I have a question about the short sale process

Asked by Cbg_37, Pinole, CA Fri Mar 4, 2011

I made an offer on a short sale home in California. The bank countered, and I accepted. The seller's Realtor says that now we just have to wait for both lenders (ING on the first, Chase on the second) to approve it (it was approved in December for a higher price, but the buyers walked).

I drove by the property today, and it has a foreclosure notice on the door that says it will be sold within 20 days. The seller's Realtor says she just found out about the date, but that it isn't until end of April, and we should have an approval before then.

My question: How can I verify any of this information? This Realtor also insisted, as part of an addendum, that we use their Title Co, and says it's because ING makes that a requirement. I know that's illegal, and I'm just concerned I'm not getting the info I need about this foreclosure to make an informed decision about waiting or not.

Any help would me most appreciated!
my best,

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Tim Moore, Agent, Kitty Hawk, NC
Fri Mar 4, 2011
Bottom line, the bank is able do do anything they want to and they can require this or that, nothing you have mentioned is new or unusual and not illegal.

It sounds like you and the seller/owner made a deal and not the bank. Until they sign something there is no contract and the bank can foreclose if they want to. It is often very difficult to get answers and that is why so many short sales fall apart, the buyer just gets tired of waiting to hear something. You have an even more difficult short sale since 2 lenders are involved. It won't be quick and it will be frustrating.
1 vote
Bill Eckler, Agent, Venice, FL
Sat Mar 5, 2011

Extended amounts of time, questionable information, and frustration are common elements in a "short sale" experience. It is the exception when things happen otherwise.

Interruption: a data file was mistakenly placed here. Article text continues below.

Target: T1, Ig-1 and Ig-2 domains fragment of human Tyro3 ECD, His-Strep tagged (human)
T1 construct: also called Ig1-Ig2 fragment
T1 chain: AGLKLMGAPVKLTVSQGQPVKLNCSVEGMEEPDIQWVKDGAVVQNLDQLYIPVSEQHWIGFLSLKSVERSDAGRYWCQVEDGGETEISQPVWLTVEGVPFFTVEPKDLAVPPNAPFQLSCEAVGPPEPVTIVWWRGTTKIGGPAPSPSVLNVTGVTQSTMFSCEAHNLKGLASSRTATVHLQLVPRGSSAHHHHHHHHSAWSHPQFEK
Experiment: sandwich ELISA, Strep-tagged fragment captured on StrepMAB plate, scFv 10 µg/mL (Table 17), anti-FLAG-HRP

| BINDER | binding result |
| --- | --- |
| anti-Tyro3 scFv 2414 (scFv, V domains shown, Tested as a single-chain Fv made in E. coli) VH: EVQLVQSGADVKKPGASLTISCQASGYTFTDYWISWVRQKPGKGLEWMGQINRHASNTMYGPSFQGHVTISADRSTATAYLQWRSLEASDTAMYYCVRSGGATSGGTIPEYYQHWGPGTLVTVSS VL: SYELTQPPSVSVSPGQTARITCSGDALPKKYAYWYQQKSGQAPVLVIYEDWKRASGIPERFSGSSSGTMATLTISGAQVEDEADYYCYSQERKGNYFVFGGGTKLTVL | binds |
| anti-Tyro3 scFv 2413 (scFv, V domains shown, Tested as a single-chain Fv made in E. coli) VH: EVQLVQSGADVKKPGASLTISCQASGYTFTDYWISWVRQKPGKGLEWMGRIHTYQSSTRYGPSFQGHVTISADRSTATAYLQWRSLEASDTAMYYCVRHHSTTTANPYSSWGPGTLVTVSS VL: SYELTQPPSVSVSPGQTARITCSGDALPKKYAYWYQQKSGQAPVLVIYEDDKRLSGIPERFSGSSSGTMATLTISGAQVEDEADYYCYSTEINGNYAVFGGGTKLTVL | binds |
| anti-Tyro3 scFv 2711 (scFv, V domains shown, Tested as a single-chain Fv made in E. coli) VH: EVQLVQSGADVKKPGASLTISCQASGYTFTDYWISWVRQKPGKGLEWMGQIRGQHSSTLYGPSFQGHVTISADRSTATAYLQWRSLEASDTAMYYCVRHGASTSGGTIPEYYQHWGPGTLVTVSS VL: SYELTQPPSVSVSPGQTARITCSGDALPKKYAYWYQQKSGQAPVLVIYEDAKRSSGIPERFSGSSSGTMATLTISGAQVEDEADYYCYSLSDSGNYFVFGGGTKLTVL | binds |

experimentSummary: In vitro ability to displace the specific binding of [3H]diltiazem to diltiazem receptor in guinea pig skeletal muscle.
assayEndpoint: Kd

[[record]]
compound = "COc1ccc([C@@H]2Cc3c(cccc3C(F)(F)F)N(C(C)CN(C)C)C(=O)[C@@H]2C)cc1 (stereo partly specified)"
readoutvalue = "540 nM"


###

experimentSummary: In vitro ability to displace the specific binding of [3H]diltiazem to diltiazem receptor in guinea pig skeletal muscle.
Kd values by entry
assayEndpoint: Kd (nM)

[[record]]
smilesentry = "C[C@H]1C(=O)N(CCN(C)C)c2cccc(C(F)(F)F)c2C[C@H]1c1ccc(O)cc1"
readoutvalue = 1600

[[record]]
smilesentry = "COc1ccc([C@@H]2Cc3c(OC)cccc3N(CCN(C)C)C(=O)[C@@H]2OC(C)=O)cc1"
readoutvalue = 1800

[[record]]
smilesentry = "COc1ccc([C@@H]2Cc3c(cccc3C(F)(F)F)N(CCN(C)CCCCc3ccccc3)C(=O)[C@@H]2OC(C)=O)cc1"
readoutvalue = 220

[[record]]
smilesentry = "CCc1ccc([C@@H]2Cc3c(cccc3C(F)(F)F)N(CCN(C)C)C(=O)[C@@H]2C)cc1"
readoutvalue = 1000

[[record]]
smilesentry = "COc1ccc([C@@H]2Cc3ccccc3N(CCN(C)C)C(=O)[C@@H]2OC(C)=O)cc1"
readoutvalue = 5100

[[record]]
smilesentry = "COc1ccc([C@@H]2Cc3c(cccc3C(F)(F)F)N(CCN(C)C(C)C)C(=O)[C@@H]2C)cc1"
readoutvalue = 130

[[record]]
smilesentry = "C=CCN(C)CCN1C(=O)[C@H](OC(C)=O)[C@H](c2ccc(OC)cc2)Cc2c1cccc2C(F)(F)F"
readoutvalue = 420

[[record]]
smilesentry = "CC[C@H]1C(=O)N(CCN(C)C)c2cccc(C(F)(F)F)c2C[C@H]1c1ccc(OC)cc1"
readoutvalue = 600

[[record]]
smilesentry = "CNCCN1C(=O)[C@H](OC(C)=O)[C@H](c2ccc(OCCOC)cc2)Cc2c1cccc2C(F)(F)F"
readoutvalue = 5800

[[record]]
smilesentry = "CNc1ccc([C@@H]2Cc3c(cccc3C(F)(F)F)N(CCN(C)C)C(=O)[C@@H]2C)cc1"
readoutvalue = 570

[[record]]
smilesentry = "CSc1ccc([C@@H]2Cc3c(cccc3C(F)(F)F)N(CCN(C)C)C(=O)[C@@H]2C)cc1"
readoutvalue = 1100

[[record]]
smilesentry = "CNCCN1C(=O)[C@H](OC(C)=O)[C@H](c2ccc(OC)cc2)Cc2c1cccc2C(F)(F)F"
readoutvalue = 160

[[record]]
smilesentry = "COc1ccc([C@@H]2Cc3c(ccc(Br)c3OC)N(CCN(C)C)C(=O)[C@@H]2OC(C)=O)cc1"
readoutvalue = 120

As previously stated, nothing as explained sounds out of the ordinary but you really have no commitment until you have an agreement signed by both lenders.

Best wishes,

0 votes
dave, Agent, Charlotte, NC
Sat Mar 5, 2011
Your dilemna is not uncommon. It is customary for the bank to proceed forward with a foreclosure as they are negotiating a short sale. They want to protect their interest if the short sale does not close. It keeps them from having to start the process all over again.
generally the rule fo thumb is within five business days you shoud receive a written approval from the bank for the short sale with the numbers agreed upon. In that letter it will inform you that the short sale has been put on hold pending the close fo the sale. They will have a date they want you to close by; or the short sale will be nullified (unless you can get an extension).
You need to make sure your agent is on top of it with the lsiting agent or the bank to ensure they are going to put a hold on the foreclosure sale....
using the banks title company is not uncommon. They have done most fo the paperwork already and are very familiar with the property and liens. They can help make the process cleaner and smoother.
Web Reference:  http://www.davedicecco.com
0 votes
Suzanne MacD…, Agent, Succasunna, NJ
Sat Mar 5, 2011
It's common for the bank to move forward with both the short sale and the foreclosure at the same time. That way if the short sale falls through they haven't lost any time. It is also common for them to put the foreclosure sale date off over and over again at the last minute. I do not know California law in this regard or process, but here all it takes is a fax to the Sheriff's office on the day before or eve the day of the sale to put it off. It's nerve wracking I know but not at all unusual.

Make sure the listing agent is in close contact with both banks to make sure things are moving along smoothly, (or as smoothly as possible, at least) and that the sale date will be put off if necessary to allow the short sale to close. And, as difficult as it sounds, try to relax. This is the reason the listing agent seems so non-challant, we've gotten so used to the insanity it just doesn't get us agitated any longer.

Good Luck!
0 votes
Aaron Taylor, , Chicago, IL
Fri Mar 4, 2011
CBG short sales are like snow flakes, no two seem to be alike! (although in California, this analogy proably falls a little short ) but it seems to go that way. The first answer was sound. You might want to ask, though, if the agent is doing the contact (negotiating) with the bank, a short sale negotiating company, or if it is being handled by an attorney. Not that it makes a big difference to you, but it does let you know who is picking up the phone and calling ING or Chase. The more direct the contact you are getting, you might feel a little better with the replies. A few of the banks have gone to a system for everything from initiating the short sale process to getting the deal closed. To the best of my knowledge, neither Chase nor ING are currently using this standardized system.
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